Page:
Motion, love for the Gaia, and lush orchestral music provide the backbone of Michaël Dudok de Wit’s The Red Turtle, a dialogue-free, feature-length animation about a man stranded on a desert island, co-produced by the legendary Studio Ghibli, their first-ever such production to be made off Japanese soil.
The story goes that producer Vincent Maraval from Wild Bunch showed De Wit’s Oscar-winning short animation Father and Daughter to Hayao Miyazaki in 2007. The legendary animator much admired the film, calling it “very Japanese,” and asked Maraval to locate De Wit. They sent the Dutchman an email, and so The Red Turtle came into being.
With Miyazaki since stepping away from Ghibli productions, Isao Takahata was tasked with making trips to France to contribute to the film. This meeting of styles is apparent from the opening frames as an overturned sailboat is thrashed around in a vast raging sea, a beautiful allusion to Katsushika Hokusai’s The Great Wave off Kanagawa — perhaps the most famous piece of Japanese art in existence. The man survives this great storm and washes up on the desert island he’ll come to know as home.
All things considered, it’s not a bad spot. The island boasts a fresh water supply, an abundance of some sort of avocado-looking fruit, a tall rock mount for looking around, and a lush growth of bamboo trees that provide our Crusoe with the tools and materials for building. As expected, it’s a locale rife with possibilities for this talented animation team. Night-time imagery is shown in moonlit black and white and the daytime is colored in turquoise blues and mossy greens. There is a dedication to minimalism to the ocean and beach imagery that feels very Japanese. The dream sequences also boast a surrealist quality, and there are even a number of nail-biting dramatic set pieces.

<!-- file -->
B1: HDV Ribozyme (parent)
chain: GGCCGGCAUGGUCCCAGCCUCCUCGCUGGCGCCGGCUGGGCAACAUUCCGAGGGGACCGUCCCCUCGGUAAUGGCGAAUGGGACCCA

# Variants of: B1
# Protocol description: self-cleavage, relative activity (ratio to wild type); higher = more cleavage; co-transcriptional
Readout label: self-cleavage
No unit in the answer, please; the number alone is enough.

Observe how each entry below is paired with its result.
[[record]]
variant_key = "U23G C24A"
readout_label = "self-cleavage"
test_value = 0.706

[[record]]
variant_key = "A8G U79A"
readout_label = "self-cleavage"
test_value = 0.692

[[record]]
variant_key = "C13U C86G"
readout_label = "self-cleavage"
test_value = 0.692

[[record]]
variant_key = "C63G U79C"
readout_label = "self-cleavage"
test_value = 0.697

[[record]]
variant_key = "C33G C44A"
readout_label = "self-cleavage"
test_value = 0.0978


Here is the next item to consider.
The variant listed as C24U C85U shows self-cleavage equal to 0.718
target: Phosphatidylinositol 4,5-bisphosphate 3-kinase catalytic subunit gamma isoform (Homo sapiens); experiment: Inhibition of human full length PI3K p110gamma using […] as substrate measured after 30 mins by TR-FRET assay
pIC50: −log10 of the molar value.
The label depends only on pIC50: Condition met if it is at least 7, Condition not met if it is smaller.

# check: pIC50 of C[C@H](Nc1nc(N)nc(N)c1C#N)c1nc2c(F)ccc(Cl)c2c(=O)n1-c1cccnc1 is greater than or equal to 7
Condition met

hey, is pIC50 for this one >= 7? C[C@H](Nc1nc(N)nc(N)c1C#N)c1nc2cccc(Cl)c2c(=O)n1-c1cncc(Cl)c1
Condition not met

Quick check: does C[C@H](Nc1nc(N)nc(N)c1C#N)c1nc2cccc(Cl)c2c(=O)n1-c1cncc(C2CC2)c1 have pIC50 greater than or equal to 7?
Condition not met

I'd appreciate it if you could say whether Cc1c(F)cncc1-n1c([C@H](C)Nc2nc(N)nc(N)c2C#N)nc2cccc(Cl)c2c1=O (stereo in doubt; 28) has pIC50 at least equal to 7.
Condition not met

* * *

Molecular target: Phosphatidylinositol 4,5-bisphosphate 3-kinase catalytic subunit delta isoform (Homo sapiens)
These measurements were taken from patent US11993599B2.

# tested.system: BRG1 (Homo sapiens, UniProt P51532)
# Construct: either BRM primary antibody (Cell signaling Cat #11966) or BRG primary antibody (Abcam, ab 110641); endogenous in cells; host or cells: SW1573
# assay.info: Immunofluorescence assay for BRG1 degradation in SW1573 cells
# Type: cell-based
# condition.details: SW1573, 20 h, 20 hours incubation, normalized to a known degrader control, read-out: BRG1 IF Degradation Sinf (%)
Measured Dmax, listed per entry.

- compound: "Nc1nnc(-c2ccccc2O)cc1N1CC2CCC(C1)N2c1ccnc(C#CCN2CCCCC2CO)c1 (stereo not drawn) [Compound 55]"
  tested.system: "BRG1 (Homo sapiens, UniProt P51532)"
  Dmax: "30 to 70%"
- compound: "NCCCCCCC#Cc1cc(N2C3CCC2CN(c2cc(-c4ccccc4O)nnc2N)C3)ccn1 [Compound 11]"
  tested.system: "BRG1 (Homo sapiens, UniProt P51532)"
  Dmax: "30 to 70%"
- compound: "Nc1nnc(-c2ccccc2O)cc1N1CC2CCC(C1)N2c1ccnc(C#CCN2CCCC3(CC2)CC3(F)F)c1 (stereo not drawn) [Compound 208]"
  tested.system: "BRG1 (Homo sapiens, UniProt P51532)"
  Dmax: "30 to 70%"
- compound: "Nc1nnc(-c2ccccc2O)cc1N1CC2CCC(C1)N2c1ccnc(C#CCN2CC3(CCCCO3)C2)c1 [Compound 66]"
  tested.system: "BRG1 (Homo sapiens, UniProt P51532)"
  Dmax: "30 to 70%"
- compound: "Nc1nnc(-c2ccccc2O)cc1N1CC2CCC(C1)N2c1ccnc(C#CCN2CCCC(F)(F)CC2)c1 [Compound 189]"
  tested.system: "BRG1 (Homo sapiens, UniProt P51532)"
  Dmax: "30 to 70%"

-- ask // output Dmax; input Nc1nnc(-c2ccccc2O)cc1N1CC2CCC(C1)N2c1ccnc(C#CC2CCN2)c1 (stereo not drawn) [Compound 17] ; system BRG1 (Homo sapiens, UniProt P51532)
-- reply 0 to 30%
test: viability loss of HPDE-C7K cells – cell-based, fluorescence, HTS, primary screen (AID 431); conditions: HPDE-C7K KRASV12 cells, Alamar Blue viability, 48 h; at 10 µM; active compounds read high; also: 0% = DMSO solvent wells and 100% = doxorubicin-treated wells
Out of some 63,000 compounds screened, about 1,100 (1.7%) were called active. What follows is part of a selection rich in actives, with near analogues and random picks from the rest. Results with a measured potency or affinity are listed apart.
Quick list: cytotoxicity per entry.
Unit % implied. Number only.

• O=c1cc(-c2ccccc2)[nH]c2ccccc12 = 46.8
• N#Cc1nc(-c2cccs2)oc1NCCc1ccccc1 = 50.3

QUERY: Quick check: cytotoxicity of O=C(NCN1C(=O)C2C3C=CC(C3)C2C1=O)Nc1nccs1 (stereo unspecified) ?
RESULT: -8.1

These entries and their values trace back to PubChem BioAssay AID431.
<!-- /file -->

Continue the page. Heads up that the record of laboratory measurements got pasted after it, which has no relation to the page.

De Wit excels at producing compelling drama from such extreme self-imposed limitations. Indeed, despite there being no dialogue and very few characters, the film consistently celebrates the excitement of exploration and invention while also keeping the audience aware of the man’s growing frustrations, like the awful finality of falling down whens there’s no rope or ladder or hand to help you up. The man’s only co-inhabitants are a small charming cast of crabs and, as you might have guessed, a big red turtle. The man builds bamboo rafts in an attempt to escape his prison but they keep getting destroyed, despite improving the durability and design with each effort. We soon learn the culprit — no spoilers — is the titular beast.
The film centers on the resulting symbiotic relationship between the two beings, a very literal embodiment of our own relationship with nature. The director chooses to use a bizarre plot device to solidify their bond, one that asks the audience to suspend a good helping of disbelief. Without giving anything away, the event takes the film in interesting new directions, but it sticks out, especially when considering that the rest of the story is relatively grounded in reality. Liking or loving — or perhaps even hating — The Red Turtle will come down to whether on not the viewer can accept it. It’s always beautiful to witness, nonetheless.
The Red Turtle premiered at the Cannes Film Festival and will be released on January 20. See our coverage below.